• - The EMM application procedure was updated, including, from the first stage, workshops to explain to the company’s managers what E/HF is.

  • - The texts of the evaluation matrix were adjusted as they were confusing to the respondents because they were written using negative expressions.

  • - We changed the position of the culture dimension in the evaluation matrix from last to first place. This change facilitated understanding of the concept and scope of E/HF for the respondent.

  • - The description of the factors by maturity level in the evaluation matrix was adjusted. The main changes were made in levels 2 and 4 because the transition and evolution of these maturity levels concerning levels 1, 3, and 5 were unclear.

  • - The general descriptions of the maturity levels defined by the work team were revised and adjusted to describe the real behavior of the companies.

  • - We detected that companies need to prioritize improvement actions, and in response to this need, we developed two additional tools: the weighting questionnaire and the prioritization matrix. Thus, the EMM consisted of four tools, described in detail in section 4.1.

3Ergonomic Maturity Model

The maturity model proposed in this article is an extension of previous work [20] and results from a process of improvement since its initial development. As part of this process, the maturity level descriptions were refined, and the tools and procedure for applying the EMM were updated. These improvements are based on experiences and lessons learned from field applications of the model [31, 32], consulting activities (unpublished reports), and feedback from professionals involved during applications and training conducted in the model’s use. This strategy used to improve the model based on practice is aligned with the action research approach proposed to integrate E/HF in organizations [33, 34].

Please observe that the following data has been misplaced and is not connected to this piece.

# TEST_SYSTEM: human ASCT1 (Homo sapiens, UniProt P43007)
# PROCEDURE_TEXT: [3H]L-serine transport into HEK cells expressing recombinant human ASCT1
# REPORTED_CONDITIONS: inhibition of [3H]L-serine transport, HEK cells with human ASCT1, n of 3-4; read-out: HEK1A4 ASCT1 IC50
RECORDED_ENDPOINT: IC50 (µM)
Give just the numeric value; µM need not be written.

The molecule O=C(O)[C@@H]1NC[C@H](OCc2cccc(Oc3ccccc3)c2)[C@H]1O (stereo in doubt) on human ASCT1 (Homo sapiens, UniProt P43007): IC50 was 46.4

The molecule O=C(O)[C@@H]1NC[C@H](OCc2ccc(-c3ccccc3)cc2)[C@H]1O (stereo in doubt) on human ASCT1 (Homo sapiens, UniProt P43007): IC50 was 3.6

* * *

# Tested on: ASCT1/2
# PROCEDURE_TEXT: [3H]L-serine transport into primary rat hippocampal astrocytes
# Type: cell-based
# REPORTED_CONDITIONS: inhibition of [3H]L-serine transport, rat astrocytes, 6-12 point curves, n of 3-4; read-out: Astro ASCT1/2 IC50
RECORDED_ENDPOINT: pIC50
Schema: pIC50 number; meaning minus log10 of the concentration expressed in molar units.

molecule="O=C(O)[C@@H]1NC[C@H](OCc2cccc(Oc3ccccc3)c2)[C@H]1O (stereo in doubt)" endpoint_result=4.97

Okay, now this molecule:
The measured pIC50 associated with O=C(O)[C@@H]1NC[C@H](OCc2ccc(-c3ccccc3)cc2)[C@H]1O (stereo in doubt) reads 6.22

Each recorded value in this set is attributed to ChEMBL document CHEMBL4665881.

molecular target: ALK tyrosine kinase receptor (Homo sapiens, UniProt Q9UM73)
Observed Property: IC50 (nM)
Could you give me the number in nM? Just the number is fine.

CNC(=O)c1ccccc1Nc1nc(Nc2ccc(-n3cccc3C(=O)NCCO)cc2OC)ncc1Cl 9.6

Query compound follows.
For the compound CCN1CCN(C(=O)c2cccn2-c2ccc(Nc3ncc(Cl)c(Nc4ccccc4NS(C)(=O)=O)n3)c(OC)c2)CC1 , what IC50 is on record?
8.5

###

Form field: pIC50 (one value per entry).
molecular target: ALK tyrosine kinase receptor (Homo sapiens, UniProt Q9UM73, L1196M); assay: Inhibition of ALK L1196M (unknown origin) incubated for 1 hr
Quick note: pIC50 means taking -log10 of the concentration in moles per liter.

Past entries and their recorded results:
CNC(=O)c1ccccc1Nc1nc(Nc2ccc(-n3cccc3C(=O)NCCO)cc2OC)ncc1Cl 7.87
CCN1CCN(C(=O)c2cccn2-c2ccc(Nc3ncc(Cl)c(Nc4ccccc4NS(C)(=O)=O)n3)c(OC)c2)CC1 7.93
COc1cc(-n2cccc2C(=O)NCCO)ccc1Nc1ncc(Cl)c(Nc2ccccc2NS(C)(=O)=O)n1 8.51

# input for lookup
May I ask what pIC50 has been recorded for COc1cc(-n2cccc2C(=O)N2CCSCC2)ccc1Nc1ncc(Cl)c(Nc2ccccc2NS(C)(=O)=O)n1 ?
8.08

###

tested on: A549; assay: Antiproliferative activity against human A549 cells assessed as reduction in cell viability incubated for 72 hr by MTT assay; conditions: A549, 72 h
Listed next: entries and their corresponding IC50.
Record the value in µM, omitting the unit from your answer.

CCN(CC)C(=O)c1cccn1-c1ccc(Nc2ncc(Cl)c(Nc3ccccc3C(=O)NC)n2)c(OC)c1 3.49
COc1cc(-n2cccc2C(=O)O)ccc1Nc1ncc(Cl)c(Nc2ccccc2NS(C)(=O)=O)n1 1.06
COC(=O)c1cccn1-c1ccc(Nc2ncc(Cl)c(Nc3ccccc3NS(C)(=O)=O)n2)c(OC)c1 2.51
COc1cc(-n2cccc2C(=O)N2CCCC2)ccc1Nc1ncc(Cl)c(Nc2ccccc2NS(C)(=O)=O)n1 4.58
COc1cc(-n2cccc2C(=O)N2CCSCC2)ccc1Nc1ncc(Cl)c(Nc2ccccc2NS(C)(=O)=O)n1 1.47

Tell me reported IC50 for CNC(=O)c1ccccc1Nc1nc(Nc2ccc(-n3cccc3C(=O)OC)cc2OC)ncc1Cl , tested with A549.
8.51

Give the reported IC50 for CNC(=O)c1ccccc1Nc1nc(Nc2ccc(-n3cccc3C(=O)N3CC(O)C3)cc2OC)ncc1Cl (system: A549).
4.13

The objective of EMM is to evaluate the degree of development and integration of E/HF within the company. This model proposes five gradual maturity levels in E/HF for companies [20]. Figure 1 shows the graphical representation of the EMM through the five maturity levels.

Fig. 1

Ergonomic Maturity Model EMM. Source: [20].

Ergonomic Maturity Model EMM. Source: [20].

Level 1: Ignorance. In general, companies classified in this level of maturity do not know what E/HF is and how this interdisciplinary scientific field of study can contribute to designing better work systems. Also, these companies do not understand how E/HF can help them solve poor human-technology-organization interactions, well-being issues, and productivity problems. E/HF is not considered an essential source or scientific resource for (re)-designing workplace solutions, so they often use incorrect, suboptimal approaches to address E/HF problems.